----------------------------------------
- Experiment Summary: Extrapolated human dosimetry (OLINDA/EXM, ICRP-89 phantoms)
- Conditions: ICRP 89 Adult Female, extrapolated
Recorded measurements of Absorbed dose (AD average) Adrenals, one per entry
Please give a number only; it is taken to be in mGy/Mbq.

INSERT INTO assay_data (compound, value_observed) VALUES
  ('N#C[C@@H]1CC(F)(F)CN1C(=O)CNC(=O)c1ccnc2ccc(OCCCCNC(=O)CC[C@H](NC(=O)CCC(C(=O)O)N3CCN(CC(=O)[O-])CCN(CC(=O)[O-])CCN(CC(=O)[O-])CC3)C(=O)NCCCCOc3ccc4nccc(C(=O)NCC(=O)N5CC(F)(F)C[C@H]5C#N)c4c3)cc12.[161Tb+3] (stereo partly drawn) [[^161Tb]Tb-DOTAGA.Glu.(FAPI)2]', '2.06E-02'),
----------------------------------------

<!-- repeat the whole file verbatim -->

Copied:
- Experiment Summary: Extrapolated human dosimetry (OLINDA/EXM, ICRP-89 phantoms)
- Conditions: ICRP 89 Adult Female, extrapolated
Recorded measurements of Absorbed dose (AD average) Adrenals, one per entry
Please give a number only; it is taken to be in mGy/Mbq.

INSERT INTO assay_data (compound, value_observed) VALUES
  ('N#C[C@@H]1CC(F)(F)CN1C(=O)CNC(=O)c1ccnc2ccc(OCCCCNC(=O)CC[C@H](NC(=O)CCC(C(=O)O)N3CCN(CC(=O)[O-])CCN(CC(=O)[O-])CCN(CC(=O)[O-])CC3)C(=O)NCCCCOc3ccc4nccc(C(=O)NCC(=O)N5CC(F)(F)C[C@H]5C#N)c4c3)cc12.[161Tb+3] (stereo partly drawn) [[^161Tb]Tb-DOTAGA.Glu.(FAPI)2]', '2.06E-02'),